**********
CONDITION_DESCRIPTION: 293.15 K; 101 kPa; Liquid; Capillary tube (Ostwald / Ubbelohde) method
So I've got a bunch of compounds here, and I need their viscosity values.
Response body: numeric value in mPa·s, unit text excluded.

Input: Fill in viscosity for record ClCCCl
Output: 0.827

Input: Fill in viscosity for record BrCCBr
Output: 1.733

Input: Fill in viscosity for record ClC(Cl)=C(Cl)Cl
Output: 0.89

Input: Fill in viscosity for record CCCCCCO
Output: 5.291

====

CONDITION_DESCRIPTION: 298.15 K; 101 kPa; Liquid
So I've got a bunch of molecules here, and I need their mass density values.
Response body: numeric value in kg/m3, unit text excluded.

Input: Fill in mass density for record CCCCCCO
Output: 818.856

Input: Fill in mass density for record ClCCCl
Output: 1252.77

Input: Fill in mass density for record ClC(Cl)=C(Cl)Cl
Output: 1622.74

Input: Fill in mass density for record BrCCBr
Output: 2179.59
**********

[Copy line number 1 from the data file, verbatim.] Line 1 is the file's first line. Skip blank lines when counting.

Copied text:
CONDITION_DESCRIPTION: 293.15 K; 101 kPa; Liquid; Capillary tube (Ostwald / Ubbelohde) method